I am currently feeling really disheartened and disappointed in the reaction of many libraries to the situation with Koha and the proprietary Liblime fork.
So I am stepping back, I am not going to comment on it, and try to not even think about it for the next month or so. I feel I have said my piece, and feel like I have not been listened to, which is fine, but it signals that there is little point continuing.
So I wish you all a merry whatever you celebrate, and a happy new year. I’ll get to bugfixing and coding ðŸ™‚
When I was thinking back on this I found myself wondering, why was I so angry, disappointed and sad about this, after all forks come and go in the FLOSS world. Often they wither and die or are merged back into the main development line. Sometimes there is enough momentum behind them they continue on, like the BSDs have done.
Forks can happen for a philosophical reason, like Gnote and Tomboy. Forks can happen due to the main trunk stalling, or being unwilling to move development in a direction that people want. Forks can happen due purely to personality conflicts.
So why did the Liblime fork cause so much of a stir, and it is a fork there can be no argument about that, separate development line = fork .. the only argument is whether it will be a long lasting or short lasting fork. So no it wasn’t the fact it was a fork, I had been resigned to that for a while, ever since it became obvious months ago there was significant amounts of work not being committed upstream. No it was the ‘spin’ around the fork that was the most concerning.
All sorts of reasons have been given as to why Liblime ‘had’ to fork.
- They don’t have the time or resources to send patches upstream. Or another version, recent resignations of staff have meant they don’t have the resources.
- The community’s code is so bad they have to maintain their own version.
- They aren’t withholding code, or even if they are its only for a month or 2 (which still makes it a fork for a month or 2)
- And lately, there is customer data bound in with their code so they can’t make it publicly available.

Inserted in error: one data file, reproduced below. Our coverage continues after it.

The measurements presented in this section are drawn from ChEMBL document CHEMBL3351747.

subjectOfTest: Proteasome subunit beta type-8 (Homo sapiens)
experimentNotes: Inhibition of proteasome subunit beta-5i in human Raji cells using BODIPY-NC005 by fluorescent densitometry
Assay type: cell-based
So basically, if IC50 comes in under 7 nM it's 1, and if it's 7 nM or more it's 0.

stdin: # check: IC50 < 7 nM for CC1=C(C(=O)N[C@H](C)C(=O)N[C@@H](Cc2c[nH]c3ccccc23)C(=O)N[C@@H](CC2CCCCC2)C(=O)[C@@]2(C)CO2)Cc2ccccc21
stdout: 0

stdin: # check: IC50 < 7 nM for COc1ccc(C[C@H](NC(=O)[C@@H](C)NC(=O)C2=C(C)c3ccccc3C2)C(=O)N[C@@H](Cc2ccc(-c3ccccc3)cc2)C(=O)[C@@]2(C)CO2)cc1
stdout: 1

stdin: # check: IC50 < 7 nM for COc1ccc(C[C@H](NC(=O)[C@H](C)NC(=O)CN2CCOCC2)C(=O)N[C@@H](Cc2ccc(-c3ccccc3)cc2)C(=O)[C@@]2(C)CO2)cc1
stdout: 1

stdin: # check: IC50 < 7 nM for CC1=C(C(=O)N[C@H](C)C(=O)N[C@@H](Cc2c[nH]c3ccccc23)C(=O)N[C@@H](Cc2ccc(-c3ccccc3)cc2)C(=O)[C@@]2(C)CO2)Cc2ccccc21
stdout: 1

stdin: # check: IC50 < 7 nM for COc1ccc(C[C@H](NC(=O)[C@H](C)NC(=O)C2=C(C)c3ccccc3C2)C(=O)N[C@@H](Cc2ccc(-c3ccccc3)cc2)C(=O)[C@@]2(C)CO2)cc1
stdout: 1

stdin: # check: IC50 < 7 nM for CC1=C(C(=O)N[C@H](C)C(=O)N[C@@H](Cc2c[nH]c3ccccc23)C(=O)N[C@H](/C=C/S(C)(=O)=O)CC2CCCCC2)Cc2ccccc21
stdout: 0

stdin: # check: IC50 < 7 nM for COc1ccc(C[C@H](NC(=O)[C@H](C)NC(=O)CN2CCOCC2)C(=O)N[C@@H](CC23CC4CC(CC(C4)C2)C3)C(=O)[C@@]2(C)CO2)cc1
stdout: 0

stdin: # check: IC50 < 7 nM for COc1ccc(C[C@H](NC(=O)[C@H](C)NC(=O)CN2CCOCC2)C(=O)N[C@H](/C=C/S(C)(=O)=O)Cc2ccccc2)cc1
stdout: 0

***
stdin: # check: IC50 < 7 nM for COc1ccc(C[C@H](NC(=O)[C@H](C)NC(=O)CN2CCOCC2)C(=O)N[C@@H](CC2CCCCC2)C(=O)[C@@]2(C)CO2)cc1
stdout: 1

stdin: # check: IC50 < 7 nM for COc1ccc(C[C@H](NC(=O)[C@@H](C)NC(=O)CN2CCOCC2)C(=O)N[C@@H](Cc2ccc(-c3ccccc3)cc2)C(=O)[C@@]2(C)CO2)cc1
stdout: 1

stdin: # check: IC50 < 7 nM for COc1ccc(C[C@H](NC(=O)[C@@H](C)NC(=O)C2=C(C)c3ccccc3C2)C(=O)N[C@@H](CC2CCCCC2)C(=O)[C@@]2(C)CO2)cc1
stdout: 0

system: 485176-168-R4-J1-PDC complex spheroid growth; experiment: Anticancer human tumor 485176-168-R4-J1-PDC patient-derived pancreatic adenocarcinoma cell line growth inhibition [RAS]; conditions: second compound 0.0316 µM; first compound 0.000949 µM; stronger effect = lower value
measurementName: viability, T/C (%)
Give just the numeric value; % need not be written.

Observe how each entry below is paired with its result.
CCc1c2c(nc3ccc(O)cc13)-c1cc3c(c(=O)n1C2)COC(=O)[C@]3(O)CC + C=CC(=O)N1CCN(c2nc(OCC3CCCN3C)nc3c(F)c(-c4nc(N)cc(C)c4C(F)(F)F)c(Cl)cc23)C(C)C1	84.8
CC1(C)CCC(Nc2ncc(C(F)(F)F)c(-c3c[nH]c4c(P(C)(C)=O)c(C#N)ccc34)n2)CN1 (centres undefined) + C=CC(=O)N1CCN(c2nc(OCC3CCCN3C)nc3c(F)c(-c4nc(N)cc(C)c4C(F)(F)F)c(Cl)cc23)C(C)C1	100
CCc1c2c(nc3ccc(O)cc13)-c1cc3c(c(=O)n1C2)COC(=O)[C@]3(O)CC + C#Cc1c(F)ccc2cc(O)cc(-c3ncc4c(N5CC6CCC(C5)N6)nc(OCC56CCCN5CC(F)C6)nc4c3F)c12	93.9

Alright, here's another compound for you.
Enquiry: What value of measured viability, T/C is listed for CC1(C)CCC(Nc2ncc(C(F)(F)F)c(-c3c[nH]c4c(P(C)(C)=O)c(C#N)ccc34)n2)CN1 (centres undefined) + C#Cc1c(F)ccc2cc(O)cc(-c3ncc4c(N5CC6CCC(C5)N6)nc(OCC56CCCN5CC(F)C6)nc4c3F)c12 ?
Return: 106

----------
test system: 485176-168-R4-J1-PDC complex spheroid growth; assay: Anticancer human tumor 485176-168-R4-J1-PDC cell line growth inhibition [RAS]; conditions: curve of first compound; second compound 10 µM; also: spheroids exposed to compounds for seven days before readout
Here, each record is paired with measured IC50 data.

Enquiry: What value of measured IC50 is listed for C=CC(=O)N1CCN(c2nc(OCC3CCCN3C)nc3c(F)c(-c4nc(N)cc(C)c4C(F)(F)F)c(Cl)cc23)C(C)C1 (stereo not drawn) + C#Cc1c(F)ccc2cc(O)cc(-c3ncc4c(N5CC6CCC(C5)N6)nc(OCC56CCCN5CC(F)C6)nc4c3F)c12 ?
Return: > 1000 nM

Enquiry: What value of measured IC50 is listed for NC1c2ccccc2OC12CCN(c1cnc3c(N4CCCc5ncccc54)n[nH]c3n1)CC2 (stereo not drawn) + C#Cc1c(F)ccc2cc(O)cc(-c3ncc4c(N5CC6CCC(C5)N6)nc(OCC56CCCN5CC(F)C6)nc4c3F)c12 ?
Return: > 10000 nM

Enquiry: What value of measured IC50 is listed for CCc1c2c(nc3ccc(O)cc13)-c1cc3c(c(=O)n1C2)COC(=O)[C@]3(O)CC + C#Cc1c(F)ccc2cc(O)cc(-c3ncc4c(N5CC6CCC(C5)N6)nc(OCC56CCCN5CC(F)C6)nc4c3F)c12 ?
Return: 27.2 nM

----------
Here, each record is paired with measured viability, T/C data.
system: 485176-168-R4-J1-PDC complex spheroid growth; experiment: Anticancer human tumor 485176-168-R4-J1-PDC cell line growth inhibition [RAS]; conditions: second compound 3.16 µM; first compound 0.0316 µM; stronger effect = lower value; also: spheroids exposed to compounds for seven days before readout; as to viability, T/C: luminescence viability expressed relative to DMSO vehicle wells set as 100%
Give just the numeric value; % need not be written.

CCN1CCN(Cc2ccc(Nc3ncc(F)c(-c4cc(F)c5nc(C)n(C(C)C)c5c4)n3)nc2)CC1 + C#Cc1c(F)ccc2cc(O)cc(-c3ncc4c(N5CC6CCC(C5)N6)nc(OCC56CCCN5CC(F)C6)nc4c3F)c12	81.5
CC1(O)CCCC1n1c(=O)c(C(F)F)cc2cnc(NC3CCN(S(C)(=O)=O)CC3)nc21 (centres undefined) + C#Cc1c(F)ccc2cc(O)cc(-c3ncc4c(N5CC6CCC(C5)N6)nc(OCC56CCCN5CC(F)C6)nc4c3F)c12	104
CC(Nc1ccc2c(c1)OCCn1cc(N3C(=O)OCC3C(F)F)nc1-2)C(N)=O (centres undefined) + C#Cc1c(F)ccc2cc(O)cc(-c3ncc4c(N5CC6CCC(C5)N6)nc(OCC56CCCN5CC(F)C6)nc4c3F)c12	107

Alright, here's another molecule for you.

I’m not going to rebut each of these excuses, people have already done so, and suffice to say reality doesn’t support these. But it is distressing that what appears to me to be the real reason for maintaining their own repository and version has not been said.
Given that the technical reasons for not releasing patches upstream are demonstrably false, the only reason left is to deprive other Koha users and developers of code, to gain some kind of competitive advantage in the market place. This is a valid business strategy, not one I would take, or that I think will succeed, but valid none the less. So I don’t really take huge issue over this. It is just the fact that you should not try to make excuses and in the process cast aspersions about a huge range of people so that you don’t have to admit the real reason you are doing something. It is the fact that in the attempt to justify the fork, Liblime and their supporters have maligned a huge group of people who do not deserve that.
It has been a week of big news in the koha world. Some bad, like Liblime’s fork of Koha finally becoming public knowledge and some good like Nicole staying on as Documentation Manager.
What makes this news even better, is the fact that two of the Koha support vendors teamed up to insure Nicole could stay in the community
In an environment when some people are actively trying to paint the community as a bad thing, it’s great to see that the people who understand Free Software are prepared to walk the walk, not just talk the talk